Statistical Analysis and Reproducibility

Collected data were tabulated using Microsoft Excel and analysed accordingly using Graphpad Prism version 8.3.02 (GraphPad Software, CA, United States). For comparative analysis, available data were treated as non-parametric for adverse factors. Independent t-test using Mann-Whitney method was used for statistical significance. One way-ANOVA using Kruskal-Wallis method for multiple groups was used for statistical significance. Chi-square test and Fisher’s exact test were performed for correlation among MPI categories for statistical significance. For in-house study data, n= 110 patients. ROC curve was plotted using MedCalc® Statistical Software version 20.112 (MedCalc Software Ltd, Ostend, Belgium; https://; 2022). DeLong et al. method and binomial exact with 95% confidence interval regarding AUC were performed for statistical significance, and p< 0.05 was considered as statistically significant.


Occurrence and Associated Mortality Due to Secondary Peritonitis in India

In order to evaluate secondary peritonitis for a group of 110 patients from the study institute, we used Mannheim’s peritonitis index (MPI) scoring system. We utilized an 8-parameter-based scale deployed in all studies for assessing MPI scores as described in study detail. In order to understand the prevalence and pattern of secondary peritonitis across India, we compared our in-house study with 10 other published studies that had used MPI scoring system from various states of India (17-26). Studies from different geographical locations were selected to have an idea about the epidemiological diversity of secondary peritonitis across India (Figures 1A, 1B). As we further subcategorized patients as per sex, we observed a preponderance of male patients compared to female that were significantly correlated in all studies (Figure 1C). We observed a higher lethality rate due to secondary peritonitis in the Indian population up to ~32% in comparison to current lethality rate of 6% worldwide (Figure 1D) (2).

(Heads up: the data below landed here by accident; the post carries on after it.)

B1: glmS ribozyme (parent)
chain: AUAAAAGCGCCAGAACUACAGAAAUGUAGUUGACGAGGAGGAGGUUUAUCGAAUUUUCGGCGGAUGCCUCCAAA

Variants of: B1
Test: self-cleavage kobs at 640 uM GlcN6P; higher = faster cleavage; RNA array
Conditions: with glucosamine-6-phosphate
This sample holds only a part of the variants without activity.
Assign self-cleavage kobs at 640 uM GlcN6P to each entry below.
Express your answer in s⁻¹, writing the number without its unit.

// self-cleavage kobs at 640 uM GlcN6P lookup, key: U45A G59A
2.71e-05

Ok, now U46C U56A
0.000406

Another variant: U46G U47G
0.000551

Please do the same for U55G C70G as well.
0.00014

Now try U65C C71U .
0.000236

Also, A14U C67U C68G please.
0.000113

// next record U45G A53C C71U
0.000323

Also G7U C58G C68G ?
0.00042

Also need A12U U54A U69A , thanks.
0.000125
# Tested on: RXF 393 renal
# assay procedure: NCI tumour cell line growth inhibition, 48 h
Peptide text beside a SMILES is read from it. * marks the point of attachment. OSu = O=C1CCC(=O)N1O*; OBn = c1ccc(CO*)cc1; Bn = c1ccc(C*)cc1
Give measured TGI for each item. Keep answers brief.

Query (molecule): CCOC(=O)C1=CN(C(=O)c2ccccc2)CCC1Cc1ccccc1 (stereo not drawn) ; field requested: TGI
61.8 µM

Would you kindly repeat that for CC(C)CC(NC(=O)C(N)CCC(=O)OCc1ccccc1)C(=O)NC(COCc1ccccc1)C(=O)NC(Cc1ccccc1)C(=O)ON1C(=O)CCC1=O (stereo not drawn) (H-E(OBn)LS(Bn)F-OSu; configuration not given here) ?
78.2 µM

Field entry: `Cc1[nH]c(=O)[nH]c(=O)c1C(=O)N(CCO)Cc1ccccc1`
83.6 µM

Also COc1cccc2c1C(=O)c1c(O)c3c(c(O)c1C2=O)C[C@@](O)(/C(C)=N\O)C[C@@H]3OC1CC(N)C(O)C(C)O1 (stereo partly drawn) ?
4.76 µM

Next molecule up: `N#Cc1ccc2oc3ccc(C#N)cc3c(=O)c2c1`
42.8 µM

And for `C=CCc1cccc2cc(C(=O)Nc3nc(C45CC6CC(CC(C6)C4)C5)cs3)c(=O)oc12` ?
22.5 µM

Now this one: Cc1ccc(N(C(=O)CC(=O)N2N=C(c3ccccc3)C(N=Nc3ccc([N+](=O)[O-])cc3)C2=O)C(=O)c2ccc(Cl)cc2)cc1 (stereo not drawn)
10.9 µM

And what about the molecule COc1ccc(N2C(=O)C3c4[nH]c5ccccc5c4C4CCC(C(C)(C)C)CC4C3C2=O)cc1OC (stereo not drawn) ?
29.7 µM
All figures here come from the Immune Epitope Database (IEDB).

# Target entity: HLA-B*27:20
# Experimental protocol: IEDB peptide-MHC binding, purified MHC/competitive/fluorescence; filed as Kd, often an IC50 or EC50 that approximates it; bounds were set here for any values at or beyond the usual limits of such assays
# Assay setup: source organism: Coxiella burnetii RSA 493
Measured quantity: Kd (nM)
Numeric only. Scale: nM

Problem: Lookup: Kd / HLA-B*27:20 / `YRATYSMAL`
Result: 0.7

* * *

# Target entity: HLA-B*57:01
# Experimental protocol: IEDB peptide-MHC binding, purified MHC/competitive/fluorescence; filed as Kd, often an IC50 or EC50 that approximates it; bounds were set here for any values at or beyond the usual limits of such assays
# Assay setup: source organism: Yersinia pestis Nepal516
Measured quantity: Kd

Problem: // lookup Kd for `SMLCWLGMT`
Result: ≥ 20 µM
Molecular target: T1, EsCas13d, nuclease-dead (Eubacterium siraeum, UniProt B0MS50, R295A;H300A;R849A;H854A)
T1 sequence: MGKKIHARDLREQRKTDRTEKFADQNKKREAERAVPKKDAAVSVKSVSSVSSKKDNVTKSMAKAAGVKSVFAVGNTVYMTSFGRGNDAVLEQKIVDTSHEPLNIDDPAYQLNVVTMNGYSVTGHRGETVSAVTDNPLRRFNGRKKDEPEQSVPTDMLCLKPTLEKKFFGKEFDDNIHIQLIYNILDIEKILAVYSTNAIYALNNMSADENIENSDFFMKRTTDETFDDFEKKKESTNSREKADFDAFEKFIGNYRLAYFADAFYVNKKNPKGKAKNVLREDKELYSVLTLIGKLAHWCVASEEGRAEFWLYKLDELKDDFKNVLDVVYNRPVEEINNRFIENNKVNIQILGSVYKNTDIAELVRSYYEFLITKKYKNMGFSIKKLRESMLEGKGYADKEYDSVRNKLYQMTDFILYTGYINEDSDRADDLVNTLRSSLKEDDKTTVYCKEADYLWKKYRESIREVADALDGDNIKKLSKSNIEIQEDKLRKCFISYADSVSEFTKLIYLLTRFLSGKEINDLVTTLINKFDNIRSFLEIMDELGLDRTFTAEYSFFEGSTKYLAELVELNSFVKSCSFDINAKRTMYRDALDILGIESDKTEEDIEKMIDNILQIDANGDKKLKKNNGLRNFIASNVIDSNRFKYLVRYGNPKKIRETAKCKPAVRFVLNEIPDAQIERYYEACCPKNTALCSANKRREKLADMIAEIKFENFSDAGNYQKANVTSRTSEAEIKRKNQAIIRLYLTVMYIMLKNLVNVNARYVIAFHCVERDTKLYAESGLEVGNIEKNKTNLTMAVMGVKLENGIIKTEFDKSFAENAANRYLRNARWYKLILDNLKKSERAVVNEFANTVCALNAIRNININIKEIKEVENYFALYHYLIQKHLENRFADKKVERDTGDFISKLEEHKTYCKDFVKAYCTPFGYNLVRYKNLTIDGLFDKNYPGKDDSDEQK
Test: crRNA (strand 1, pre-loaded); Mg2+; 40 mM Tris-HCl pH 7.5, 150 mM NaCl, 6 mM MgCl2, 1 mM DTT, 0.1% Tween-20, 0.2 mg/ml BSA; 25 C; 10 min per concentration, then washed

Correlation of Mortality with Factors Contributing to MPI Score Among Various Studies